I did enjoy it as it was.
You finding yourself trapped inside the Quote bubble reminded me of ..um - ah yes: "The Graduate" - where Dustin Hoffman is in the Diving Helmet trying to communicate with the outside world.

LF&T
 

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Longfunnelled&amp;tiresome
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QUOTE (John Webb @ 9 Aug 2013, 20:43) <{POST_SNAPBACK}>Photographing models out of doors like this does help to get the best light on themI agree.
I was lucky enough years ago (before the use of computers in building) to work with an outstanding building scientist.
He (Alex Hardy) published a brilliant method of photographing projected buildings in their landscape setting. He'd set the building model on a (portable tripod) plinth then frame the pic from well back against the desired backgound.
That way he achieved two things: an effective depth of field using a fairly average camera and also a good even spread of natural light both on the subject and the background.
I still think his very straightforward way of doing this is preferable to the artificial looking cad images we are bombarded with nowadays.

LF&T
 

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Longfunnelled&amp;tiresome
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The few more pics:
QUOTE (sarah @ 10 Aug 2013, 10:35) <{POST_SNAPBACK}>....a few more pics...are really beautiful


and thanks too for your response to my query about the J72.
I used to enjoy riding in Gresley carriages into Wales (while looking at tasteful water colour carriage prints of East Anglian seascapes) from Seacombe over Queensferry bridge to Wrexham Central, but never a serious "spotter", I can only recall ex GCR tanks.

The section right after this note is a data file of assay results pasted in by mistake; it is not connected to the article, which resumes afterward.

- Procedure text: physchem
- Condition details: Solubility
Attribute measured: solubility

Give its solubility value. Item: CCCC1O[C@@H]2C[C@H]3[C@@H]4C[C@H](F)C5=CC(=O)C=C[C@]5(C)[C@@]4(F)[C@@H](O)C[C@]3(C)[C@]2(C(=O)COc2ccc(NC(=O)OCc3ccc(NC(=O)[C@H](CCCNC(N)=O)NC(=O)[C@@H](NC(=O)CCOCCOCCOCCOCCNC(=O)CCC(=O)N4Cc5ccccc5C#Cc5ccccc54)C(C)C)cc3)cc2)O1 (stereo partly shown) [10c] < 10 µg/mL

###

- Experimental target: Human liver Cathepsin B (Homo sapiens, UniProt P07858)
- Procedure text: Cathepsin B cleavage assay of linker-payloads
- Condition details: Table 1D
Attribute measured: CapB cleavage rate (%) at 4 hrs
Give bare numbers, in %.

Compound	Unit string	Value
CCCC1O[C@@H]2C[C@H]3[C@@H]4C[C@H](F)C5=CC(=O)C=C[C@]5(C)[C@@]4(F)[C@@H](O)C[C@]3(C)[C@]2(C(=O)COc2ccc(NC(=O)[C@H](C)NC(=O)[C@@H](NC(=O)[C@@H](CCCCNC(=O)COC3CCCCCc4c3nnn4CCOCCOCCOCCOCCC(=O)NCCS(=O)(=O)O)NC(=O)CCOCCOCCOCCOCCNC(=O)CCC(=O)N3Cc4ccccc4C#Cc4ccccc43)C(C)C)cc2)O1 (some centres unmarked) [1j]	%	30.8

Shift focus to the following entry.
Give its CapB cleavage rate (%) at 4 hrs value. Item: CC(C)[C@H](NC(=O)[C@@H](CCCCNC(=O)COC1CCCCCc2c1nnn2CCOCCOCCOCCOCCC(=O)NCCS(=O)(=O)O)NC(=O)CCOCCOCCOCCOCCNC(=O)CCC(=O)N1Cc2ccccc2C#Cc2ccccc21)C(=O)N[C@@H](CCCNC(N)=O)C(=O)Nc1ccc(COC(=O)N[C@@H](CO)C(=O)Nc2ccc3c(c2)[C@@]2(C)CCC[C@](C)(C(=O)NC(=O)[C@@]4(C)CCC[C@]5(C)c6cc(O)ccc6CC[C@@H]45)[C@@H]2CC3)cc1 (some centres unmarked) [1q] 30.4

I don't think I learnt until years later of the extraordinary build history of the little Wilson Worsdell NER locos from 1898 right down into the 1950s BR era !

LF&T
 

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Longfunnelled&amp;tiresome
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QUOTE (StuB @ 25 Aug 2013, 09:05) <{POST_SNAPBACK}>.......I thought something didn't look quite right. I think it is the grooves between the planks on the sides. They would normally create a shadow and so would be darker that the sides which you have in some places but some are light. It is the sort of thing that often looks ok when you look at the actual wagon but then shows up in a photo.A very interesting point and tip - in this case it was of course exacerbated by it being a flash photo.
...all of which further endorses the value of
QUOTE Very nice series of photos. The outdoor ones are particularly effective.(my emphasis)

LF&T